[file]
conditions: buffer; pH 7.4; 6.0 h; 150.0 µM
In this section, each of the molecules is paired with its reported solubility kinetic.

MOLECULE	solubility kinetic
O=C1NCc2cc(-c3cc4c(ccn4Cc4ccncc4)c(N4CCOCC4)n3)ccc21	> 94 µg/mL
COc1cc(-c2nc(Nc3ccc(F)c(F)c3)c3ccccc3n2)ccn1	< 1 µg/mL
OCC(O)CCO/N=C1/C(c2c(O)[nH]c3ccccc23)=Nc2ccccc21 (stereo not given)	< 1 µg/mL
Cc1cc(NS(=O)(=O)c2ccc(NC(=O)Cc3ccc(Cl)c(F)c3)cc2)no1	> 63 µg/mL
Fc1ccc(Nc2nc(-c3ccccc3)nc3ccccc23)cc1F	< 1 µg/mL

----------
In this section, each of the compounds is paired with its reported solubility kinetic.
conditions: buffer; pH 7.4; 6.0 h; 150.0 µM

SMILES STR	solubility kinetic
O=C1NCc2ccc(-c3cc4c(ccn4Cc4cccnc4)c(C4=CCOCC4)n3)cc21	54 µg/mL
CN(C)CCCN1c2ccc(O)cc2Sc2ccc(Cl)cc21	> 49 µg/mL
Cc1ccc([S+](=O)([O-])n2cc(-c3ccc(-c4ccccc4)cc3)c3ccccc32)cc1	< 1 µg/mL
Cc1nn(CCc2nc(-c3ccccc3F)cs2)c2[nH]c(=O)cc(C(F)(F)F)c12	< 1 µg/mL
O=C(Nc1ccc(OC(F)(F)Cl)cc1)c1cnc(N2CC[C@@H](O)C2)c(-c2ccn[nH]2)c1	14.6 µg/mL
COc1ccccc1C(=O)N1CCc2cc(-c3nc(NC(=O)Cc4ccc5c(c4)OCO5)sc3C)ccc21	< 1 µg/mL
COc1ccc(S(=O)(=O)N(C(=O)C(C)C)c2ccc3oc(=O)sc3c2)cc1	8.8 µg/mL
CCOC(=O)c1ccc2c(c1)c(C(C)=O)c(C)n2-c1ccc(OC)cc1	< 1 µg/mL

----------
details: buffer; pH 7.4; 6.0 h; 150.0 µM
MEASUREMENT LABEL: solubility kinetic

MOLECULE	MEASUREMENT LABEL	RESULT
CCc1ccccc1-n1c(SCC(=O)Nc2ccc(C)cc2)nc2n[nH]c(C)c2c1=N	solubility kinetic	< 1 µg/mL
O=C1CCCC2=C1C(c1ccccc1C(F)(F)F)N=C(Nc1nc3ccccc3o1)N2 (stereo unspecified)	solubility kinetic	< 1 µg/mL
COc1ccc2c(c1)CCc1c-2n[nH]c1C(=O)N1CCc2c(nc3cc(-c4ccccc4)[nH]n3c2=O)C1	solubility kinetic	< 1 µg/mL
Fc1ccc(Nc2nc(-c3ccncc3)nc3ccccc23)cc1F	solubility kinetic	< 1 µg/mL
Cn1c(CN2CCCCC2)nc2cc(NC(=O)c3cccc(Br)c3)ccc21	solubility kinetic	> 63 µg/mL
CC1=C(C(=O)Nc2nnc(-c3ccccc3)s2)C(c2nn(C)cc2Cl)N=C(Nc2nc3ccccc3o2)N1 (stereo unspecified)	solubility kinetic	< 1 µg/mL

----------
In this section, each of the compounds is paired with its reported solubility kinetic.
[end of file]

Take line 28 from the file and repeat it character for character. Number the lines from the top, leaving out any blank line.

Fc1ccc(Nc2nc(-c3ccncc3)nc3ccccc23)cc1F	solubility kinetic	< 1 µg/mL